Since the Kleinwort Benson judgment of 1995, however, the Court of Justice has progressively narrowed the scope of that exception, by requiring that the renvoi to EU law set out in domestic law be ‘direct and unconditional’. Thus, in cases such as Borsana, Club Náutico, and Tudoran, the Court of Justice refused to provide a preliminary ruling because the references set out in domestic law did not meet the above requirements.
In a similar vein, in his Opinion in J&S, Advocate General Bobek argued that the Court of Justice should assert its jurisdiction when EU provisions are made applicable by virtue of a reference set out in domestic law only if two substantive conditions are met: (i) if the renvoi to the EU provisions is ‘direct and unconditional’, that is, it is ‘specific and unambiguous’ and the ‘referring court cannot depart from the interpretation provided by the Court of Justice’; and (ii) if the EU provisions extended by the national law ‘operate within a functionally and legally comparable context’, namely ‘where there remains an interest in preserving conceptual uniformity’, so that ‘the interpretation of EU law provisions may still be of some practical assistance to the referring court’. In casu, Advocate General Bobek argued that the Court of Justice should declare that it lacks jurisdiction to provide a preliminary ruling on the interpretation of the GDPR, as requested by the German Federal Administrative Court.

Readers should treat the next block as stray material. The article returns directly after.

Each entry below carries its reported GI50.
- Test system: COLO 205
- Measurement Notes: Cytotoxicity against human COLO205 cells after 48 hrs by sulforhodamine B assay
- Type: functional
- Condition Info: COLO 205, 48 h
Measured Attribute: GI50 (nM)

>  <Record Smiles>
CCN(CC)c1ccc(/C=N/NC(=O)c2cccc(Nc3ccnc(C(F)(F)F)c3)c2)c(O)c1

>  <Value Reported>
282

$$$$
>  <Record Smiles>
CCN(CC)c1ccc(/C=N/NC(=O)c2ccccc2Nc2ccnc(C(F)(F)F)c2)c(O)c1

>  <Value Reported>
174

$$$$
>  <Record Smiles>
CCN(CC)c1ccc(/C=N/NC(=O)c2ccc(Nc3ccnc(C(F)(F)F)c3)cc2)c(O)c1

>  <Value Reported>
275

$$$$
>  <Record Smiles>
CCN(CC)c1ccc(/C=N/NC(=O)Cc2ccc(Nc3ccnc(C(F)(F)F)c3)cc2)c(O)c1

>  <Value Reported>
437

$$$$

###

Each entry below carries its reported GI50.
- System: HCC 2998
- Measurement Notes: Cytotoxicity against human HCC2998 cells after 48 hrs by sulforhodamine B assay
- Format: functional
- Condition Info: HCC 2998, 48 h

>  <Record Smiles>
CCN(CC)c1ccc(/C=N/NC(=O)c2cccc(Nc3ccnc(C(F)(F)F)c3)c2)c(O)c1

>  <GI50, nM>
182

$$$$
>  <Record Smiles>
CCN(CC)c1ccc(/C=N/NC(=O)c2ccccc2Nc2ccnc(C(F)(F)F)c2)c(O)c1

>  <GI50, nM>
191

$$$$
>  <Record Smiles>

The ‘certain cross-border’ exception, in turn, emerged in 2005 in the context of public procurement with cases such as Coname and Parking Brixen, where the Court of Justice has been willing to rule on preliminary references stemming from disputes involving companies of the same Member State as that of the contracting authority as long as companies located in other Member States had a ‘certain cross-border interest’ in providing the economic activity at issue in the relevant public contract.
In subsequent cases, the Court of Justice has made the burden of proof of the certain cross-border interest increasingly onerous. In Tecnoedi, for instance, the EU judges ruled that that the existence of such an interest ‘cannot be inferred hypothetically from certain factors which, considered in the abstract, could constitute evidence to that effect’, but ‘must be the positive outcome of a specific assessment of the circumstances of the contract at issue’. Similarly, in Banka Maribor, the Court of Justice called for ‘specific evidence’ of a certain cross-border interest.